Hindu Temple Research Paper

978 Words 4 Pages
Hindu temples represent a lot of ritual and symbolic context both inside and outside of the temple. These Hindu temples were first carved out of mountains that could also be seen as a simple umbrella shape. This symbolized the unbounded. The unbounded is known to be the connection with the first Hindu god, Brahma, in the triumvirate. The Hindu Triumvirate consists of the three Hindu gods. It consists of Brahma, Vishnu and Shiva. Brahma is the god of creation, Vishnu is the god of protection and Shiva is the god of destruction and renewal. The connection to the unbound is very important in Hindu temple architecture so later on when temples became freestanding with thick temple walls, the architecture still resembled a mountain range or simple …show more content…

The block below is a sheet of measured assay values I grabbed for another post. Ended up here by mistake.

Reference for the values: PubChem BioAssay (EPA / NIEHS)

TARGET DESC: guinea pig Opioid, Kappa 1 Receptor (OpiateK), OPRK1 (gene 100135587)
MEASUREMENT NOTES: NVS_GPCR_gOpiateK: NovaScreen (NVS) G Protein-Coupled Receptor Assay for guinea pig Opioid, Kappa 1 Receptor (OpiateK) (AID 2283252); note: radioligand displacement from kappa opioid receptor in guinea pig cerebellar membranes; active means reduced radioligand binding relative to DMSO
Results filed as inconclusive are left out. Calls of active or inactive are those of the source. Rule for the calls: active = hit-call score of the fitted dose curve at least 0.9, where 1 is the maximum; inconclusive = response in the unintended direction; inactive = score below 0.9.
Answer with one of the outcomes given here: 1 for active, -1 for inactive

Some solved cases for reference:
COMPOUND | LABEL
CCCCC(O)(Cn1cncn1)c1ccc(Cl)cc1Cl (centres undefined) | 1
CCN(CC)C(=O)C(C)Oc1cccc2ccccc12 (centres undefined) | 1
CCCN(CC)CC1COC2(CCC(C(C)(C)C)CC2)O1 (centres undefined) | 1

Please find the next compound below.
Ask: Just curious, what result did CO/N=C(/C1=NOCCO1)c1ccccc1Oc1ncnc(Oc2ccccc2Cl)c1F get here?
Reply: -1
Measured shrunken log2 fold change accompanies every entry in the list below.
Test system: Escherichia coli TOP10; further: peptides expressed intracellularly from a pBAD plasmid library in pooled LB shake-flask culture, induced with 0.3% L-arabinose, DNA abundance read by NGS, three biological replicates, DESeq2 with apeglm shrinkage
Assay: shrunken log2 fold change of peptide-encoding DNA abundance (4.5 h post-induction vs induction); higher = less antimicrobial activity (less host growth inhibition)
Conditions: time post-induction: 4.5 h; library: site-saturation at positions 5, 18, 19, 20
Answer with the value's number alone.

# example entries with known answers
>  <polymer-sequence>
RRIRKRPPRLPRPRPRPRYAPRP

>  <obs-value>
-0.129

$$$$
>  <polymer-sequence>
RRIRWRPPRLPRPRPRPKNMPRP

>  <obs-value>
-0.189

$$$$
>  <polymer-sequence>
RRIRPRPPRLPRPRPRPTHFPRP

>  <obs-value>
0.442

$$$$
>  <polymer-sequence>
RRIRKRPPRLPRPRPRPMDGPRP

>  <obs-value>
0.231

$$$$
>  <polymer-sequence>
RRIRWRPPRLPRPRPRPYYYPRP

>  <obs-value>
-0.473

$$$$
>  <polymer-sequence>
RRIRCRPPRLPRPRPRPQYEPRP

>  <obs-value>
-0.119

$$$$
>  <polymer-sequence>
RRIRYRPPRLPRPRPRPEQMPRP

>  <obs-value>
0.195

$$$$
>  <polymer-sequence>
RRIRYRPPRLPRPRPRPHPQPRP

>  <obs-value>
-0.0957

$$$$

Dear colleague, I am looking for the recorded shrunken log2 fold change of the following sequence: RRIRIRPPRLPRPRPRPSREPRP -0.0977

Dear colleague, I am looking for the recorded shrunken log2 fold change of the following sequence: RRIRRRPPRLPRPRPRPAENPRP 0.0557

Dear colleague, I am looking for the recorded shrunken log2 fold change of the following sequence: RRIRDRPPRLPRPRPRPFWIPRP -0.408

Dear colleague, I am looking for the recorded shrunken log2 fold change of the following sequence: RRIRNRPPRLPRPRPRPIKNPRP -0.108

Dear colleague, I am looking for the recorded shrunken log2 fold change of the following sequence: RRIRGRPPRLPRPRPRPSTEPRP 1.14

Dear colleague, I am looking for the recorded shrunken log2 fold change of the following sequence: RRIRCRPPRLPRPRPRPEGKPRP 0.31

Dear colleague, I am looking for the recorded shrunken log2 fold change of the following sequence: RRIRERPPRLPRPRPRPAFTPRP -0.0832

These relief carvings depict images of deities, smaller shrines and other protective figural reliefs to protect Hindu temples from negative forces. Some of these protective forces include animals and objects such as mighty elephants, horses, enormous wheels and cobra people which depicted with human bodies and serpent heads. These protective guardians scare negativity away with their fires expressions and also give symbolic support to Hindu temples. Another very important symbolic protection carved into Hindu temples are Mithuna couples. Mithuna couples depict a semi-naked couple with the women being in alluring posture that expresses female sexuality. These images are meant to be an aid in meditating a path to redemption because of the pleasure, sweetness and erotic energy represented in the Mithuna couple is a representation of the divine union with the unbounded. Not only is the Mithuna couple a union with the unbounded but the image depicts the Hindu belief that the efficiency of sex protects the sacred temples. Plus the architectural structure of the temples looking like mountains to resemble the connection to the unbounded cannot be stressed enough since it is such an important structural element in the architecture of Hindu temples. Rajasthani paintings were paintings that did not follow Moghul art even though the Moghul empire had gained control over the Rasamanjari. Moghul art differs from the Rajasthani paintings because Moghul art is more realistic and more three-dimensional than the Rajasthani paintings. Such as the Babur Recieves a Courtier art piece almost seems as it depicts a realistic, three-dimensional court setting when Rajasthani paintings are flat and two-dimensional, but it tells a story in an imaginary realm. Rajasthani paintings are simplistic, with all forms within the painting are outlined and it is all depicted on a single ground line but most importantly the Rajasthani

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